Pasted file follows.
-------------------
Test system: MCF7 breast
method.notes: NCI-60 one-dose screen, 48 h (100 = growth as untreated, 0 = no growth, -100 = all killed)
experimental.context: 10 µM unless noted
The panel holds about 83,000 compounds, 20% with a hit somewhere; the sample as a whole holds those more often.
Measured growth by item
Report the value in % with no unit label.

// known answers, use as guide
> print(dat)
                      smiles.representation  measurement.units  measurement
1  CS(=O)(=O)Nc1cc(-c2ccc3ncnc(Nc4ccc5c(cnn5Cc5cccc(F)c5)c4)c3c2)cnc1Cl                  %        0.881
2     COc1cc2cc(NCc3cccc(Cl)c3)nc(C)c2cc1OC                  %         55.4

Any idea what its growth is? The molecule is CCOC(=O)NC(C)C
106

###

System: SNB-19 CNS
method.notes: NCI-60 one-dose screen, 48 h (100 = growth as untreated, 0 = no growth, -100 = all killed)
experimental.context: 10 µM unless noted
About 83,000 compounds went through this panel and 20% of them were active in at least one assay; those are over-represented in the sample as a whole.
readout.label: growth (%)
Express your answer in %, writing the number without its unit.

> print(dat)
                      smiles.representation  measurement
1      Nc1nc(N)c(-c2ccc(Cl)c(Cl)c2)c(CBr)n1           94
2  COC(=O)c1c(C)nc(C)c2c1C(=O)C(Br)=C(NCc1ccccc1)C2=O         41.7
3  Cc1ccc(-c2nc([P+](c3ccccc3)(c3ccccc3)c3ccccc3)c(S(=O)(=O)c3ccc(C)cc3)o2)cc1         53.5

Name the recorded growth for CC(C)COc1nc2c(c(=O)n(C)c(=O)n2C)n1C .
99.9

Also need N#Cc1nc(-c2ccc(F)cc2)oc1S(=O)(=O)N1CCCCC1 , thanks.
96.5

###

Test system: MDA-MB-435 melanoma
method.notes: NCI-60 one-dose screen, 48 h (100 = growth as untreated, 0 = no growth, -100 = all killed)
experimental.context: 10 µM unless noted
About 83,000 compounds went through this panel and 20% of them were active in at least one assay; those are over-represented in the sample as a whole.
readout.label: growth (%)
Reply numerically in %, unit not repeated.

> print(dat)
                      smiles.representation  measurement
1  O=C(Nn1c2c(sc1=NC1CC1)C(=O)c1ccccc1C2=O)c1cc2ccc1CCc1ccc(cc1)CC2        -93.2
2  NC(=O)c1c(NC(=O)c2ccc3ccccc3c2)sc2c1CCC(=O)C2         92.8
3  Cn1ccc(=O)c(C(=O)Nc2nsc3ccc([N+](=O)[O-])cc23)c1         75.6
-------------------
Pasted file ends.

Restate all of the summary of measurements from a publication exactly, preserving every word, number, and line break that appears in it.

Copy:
Test system: MCF7 breast
method.notes: NCI-60 one-dose screen, 48 h (100 = growth as untreated, 0 = no growth, -100 = all killed)
experimental.context: 10 µM unless noted
The panel holds about 83,000 compounds, 20% with a hit somewhere; the sample as a whole holds those more often.
Measured growth by item
Report the value in % with no unit label.

// known answers, use as guide
> print(dat)
                      smiles.representation  measurement.units  measurement
1  CS(=O)(=O)Nc1cc(-c2ccc3ncnc(Nc4ccc5c(cnn5Cc5cccc(F)c5)c4)c3c2)cnc1Cl                  %        0.881
2     COc1cc2cc(NCc3cccc(Cl)c3)nc(C)c2cc1OC                  %         55.4

Any idea what its growth is? The molecule is CCOC(=O)NC(C)C
106

###

System: SNB-19 CNS
method.notes: NCI-60 one-dose screen, 48 h (100 = growth as untreated, 0 = no growth, -100 = all killed)
experimental.context: 10 µM unless noted
About 83,000 compounds went through this panel and 20% of them were active in at least one assay; those are over-represented in the sample as a whole.
readout.label: growth (%)
Express your answer in %, writing the number without its unit.

> print(dat)
                      smiles.representation  measurement
1      Nc1nc(N)c(-c2ccc(Cl)c(Cl)c2)c(CBr)n1           94
2  COC(=O)c1c(C)nc(C)c2c1C(=O)C(Br)=C(NCc1ccccc1)C2=O         41.7
3  Cc1ccc(-c2nc([P+](c3ccccc3)(c3ccccc3)c3ccccc3)c(S(=O)(=O)c3ccc(C)cc3)o2)cc1         53.5

Name the recorded growth for CC(C)COc1nc2c(c(=O)n(C)c(=O)n2C)n1C .
99.9

Also need N#Cc1nc(-c2ccc(F)cc2)oc1S(=O)(=O)N1CCCCC1 , thanks.
96.5

###

Test system: MDA-MB-435 melanoma
method.notes: NCI-60 one-dose screen, 48 h (100 = growth as untreated, 0 = no growth, -100 = all killed)
experimental.context: 10 µM unless noted
About 83,000 compounds went through this panel and 20% of them were active in at least one assay; those are over-represented in the sample as a whole.
readout.label: growth (%)
Reply numerically in %, unit not repeated.

> print(dat)
                      smiles.representation  measurement
1  O=C(Nn1c2c(sc1=NC1CC1)C(=O)c1ccccc1C2=O)c1cc2ccc1CCc1ccc(cc1)CC2        -93.2
2  NC(=O)c1c(NC(=O)c2ccc3ccccc3c2)sc2c1CCC(=O)C2         92.8
3  Cn1ccc(=O)c(C(=O)Nc2nsc3ccc([N+](=O)[O-])cc23)c1         75.6